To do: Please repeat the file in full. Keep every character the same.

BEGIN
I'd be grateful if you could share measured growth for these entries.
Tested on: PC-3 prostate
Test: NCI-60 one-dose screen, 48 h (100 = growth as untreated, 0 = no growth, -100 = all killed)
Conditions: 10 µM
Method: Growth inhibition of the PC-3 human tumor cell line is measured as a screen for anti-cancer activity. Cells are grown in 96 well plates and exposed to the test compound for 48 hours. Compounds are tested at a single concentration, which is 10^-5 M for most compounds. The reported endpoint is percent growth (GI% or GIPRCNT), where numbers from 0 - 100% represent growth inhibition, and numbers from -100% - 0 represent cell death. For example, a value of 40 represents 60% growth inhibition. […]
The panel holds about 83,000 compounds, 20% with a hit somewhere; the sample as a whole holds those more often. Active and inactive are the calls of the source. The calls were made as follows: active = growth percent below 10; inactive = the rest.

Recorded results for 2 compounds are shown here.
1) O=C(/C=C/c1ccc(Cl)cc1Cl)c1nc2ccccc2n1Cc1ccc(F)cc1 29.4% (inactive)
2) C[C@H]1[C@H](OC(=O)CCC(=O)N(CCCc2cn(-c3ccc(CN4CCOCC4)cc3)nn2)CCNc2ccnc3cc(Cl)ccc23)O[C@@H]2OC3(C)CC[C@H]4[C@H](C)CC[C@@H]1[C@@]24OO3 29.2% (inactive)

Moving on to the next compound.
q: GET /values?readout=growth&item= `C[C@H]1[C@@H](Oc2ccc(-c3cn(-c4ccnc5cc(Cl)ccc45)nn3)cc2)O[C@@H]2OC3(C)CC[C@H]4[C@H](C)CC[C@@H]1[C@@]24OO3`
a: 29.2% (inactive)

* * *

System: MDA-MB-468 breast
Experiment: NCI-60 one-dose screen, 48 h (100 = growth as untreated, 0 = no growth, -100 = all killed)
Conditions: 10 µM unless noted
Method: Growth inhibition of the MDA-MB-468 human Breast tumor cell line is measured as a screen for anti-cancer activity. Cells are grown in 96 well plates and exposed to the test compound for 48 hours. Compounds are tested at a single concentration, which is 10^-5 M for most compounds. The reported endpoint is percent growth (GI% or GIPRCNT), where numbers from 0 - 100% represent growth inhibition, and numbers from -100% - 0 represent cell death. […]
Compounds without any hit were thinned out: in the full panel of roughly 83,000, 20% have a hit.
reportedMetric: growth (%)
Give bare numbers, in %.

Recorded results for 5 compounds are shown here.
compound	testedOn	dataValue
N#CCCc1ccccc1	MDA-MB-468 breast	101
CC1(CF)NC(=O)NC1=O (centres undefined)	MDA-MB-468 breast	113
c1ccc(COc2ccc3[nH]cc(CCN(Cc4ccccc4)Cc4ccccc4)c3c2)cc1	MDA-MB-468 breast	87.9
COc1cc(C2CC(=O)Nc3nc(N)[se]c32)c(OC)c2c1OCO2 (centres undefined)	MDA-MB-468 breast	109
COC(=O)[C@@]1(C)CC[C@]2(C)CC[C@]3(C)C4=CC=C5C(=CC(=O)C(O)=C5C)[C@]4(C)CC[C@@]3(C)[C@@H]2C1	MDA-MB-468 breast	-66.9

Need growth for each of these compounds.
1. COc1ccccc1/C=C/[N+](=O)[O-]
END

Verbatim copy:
I'd be grateful if you could share measured growth for these entries.
Tested on: PC-3 prostate
Test: NCI-60 one-dose screen, 48 h (100 = growth as untreated, 0 = no growth, -100 = all killed)
Conditions: 10 µM
Method: Growth inhibition of the PC-3 human tumor cell line is measured as a screen for anti-cancer activity. Cells are grown in 96 well plates and exposed to the test compound for 48 hours. Compounds are tested at a single concentration, which is 10^-5 M for most compounds. The reported endpoint is percent growth (GI% or GIPRCNT), where numbers from 0 - 100% represent growth inhibition, and numbers from -100% - 0 represent cell death. For example, a value of 40 represents 60% growth inhibition. […]
The panel holds about 83,000 compounds, 20% with a hit somewhere; the sample as a whole holds those more often. Active and inactive are the calls of the source. The calls were made as follows: active = growth percent below 10; inactive = the rest.

Recorded results for 2 compounds are shown here.
1) O=C(/C=C/c1ccc(Cl)cc1Cl)c1nc2ccccc2n1Cc1ccc(F)cc1 29.4% (inactive)
2) C[C@H]1[C@H](OC(=O)CCC(=O)N(CCCc2cn(-c3ccc(CN4CCOCC4)cc3)nn2)CCNc2ccnc3cc(Cl)ccc23)O[C@@H]2OC3(C)CC[C@H]4[C@H](C)CC[C@@H]1[C@@]24OO3 29.2% (inactive)

Moving on to the next compound.
q: GET /values?readout=growth&item= `C[C@H]1[C@@H](Oc2ccc(-c3cn(-c4ccnc5cc(Cl)ccc45)nn3)cc2)O[C@@H]2OC3(C)CC[C@H]4[C@H](C)CC[C@@H]1[C@@]24OO3`
a: 29.2% (inactive)

* * *

System: MDA-MB-468 breast
Experiment: NCI-60 one-dose screen, 48 h (100 = growth as untreated, 0 = no growth, -100 = all killed)
Conditions: 10 µM unless noted
Method: Growth inhibition of the MDA-MB-468 human Breast tumor cell line is measured as a screen for anti-cancer activity. Cells are grown in 96 well plates and exposed to the test compound for 48 hours. Compounds are tested at a single concentration, which is 10^-5 M for most compounds. The reported endpoint is percent growth (GI% or GIPRCNT), where numbers from 0 - 100% represent growth inhibition, and numbers from -100% - 0 represent cell death. […]
Compounds without any hit were thinned out: in the full panel of roughly 83,000, 20% have a hit.
reportedMetric: growth (%)
Give bare numbers, in %.

Recorded results for 5 compounds are shown here.
compound	testedOn	dataValue
N#CCCc1ccccc1	MDA-MB-468 breast	101
CC1(CF)NC(=O)NC1=O (centres undefined)	MDA-MB-468 breast	113
c1ccc(COc2ccc3[nH]cc(CCN(Cc4ccccc4)Cc4ccccc4)c3c2)cc1	MDA-MB-468 breast	87.9
COc1cc(C2CC(=O)Nc3nc(N)[se]c32)c(OC)c2c1OCO2 (centres undefined)	MDA-MB-468 breast	109
COC(=O)[C@@]1(C)CC[C@]2(C)CC[C@]3(C)C4=CC=C5C(=CC(=O)C(O)=C5C)[C@]4(C)CC[C@@]3(C)[C@@H]2C1	MDA-MB-468 breast	-66.9

Need growth for each of these compounds.
1. COc1ccccc1/C=C/[N+](=O)[O-]